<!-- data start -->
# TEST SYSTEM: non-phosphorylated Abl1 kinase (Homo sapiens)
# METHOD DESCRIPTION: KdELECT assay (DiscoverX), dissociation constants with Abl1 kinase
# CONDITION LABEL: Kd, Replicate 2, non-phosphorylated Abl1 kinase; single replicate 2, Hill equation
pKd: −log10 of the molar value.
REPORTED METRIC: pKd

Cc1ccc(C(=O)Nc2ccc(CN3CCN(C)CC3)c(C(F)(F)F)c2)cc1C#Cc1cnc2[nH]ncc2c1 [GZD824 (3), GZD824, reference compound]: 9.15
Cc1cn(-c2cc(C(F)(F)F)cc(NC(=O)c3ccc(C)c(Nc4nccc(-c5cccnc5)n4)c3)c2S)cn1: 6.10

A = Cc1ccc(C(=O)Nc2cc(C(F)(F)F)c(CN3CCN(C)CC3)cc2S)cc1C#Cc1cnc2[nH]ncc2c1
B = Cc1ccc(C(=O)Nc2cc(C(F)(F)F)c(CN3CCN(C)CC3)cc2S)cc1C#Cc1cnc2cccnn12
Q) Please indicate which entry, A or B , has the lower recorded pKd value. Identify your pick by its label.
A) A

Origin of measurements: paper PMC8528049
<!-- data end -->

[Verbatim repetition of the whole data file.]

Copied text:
# TEST SYSTEM: non-phosphorylated Abl1 kinase (Homo sapiens)
# METHOD DESCRIPTION: KdELECT assay (DiscoverX), dissociation constants with Abl1 kinase
# CONDITION LABEL: Kd, Replicate 2, non-phosphorylated Abl1 kinase; single replicate 2, Hill equation
pKd: −log10 of the molar value.
REPORTED METRIC: pKd

Cc1ccc(C(=O)Nc2ccc(CN3CCN(C)CC3)c(C(F)(F)F)c2)cc1C#Cc1cnc2[nH]ncc2c1 [GZD824 (3), GZD824, reference compound]: 9.15
Cc1cn(-c2cc(C(F)(F)F)cc(NC(=O)c3ccc(C)c(Nc4nccc(-c5cccnc5)n4)c3)c2S)cn1: 6.10

A = Cc1ccc(C(=O)Nc2cc(C(F)(F)F)c(CN3CCN(C)CC3)cc2S)cc1C#Cc1cnc2[nH]ncc2c1
B = Cc1ccc(C(=O)Nc2cc(C(F)(F)F)c(CN3CCN(C)CC3)cc2S)cc1C#Cc1cnc2cccnn12
Q) Please indicate which entry, A or B , has the lower recorded pKd value. Identify your pick by its label.
A) A

Origin of measurements: paper PMC8528049